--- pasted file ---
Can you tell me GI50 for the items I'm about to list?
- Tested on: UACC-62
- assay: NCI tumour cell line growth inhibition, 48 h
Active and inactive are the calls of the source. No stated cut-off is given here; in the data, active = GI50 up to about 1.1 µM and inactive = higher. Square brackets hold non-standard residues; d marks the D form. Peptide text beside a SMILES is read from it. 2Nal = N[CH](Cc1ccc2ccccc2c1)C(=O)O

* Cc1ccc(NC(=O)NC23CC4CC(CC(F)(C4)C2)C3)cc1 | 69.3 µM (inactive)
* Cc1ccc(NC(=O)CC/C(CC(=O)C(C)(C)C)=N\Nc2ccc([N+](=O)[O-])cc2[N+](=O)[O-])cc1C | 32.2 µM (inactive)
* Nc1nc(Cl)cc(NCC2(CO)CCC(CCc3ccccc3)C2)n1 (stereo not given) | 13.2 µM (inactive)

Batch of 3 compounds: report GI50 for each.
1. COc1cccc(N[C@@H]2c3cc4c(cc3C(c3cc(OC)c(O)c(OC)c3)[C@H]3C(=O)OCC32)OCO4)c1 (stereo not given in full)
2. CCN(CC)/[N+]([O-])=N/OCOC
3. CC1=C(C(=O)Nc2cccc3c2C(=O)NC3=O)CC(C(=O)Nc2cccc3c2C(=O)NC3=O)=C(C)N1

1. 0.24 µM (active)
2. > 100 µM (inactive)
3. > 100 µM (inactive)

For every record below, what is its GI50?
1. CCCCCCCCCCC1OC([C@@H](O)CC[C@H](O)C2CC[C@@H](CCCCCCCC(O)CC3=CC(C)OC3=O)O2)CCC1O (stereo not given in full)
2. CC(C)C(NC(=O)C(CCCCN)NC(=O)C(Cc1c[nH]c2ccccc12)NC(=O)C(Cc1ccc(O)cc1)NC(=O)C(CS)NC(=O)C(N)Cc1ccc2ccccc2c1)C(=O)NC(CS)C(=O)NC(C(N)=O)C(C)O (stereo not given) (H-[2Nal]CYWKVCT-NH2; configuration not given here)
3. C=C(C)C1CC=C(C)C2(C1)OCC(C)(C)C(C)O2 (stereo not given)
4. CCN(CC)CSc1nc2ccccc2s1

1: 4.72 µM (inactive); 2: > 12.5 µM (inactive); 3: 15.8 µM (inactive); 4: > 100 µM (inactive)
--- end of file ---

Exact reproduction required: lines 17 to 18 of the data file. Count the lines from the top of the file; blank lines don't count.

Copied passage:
2. CC(C)C(NC(=O)C(CCCCN)NC(=O)C(Cc1c[nH]c2ccccc12)NC(=O)C(Cc1ccc(O)cc1)NC(=O)C(CS)NC(=O)C(N)Cc1ccc2ccccc2c1)C(=O)NC(CS)C(=O)NC(C(N)=O)C(C)O (stereo not given) (H-[2Nal]CYWKVCT-NH2; configuration not given here)
3. C=C(C)C1CC=C(C)C2(C1)OCC(C)(C)C(C)O2 (stereo not given)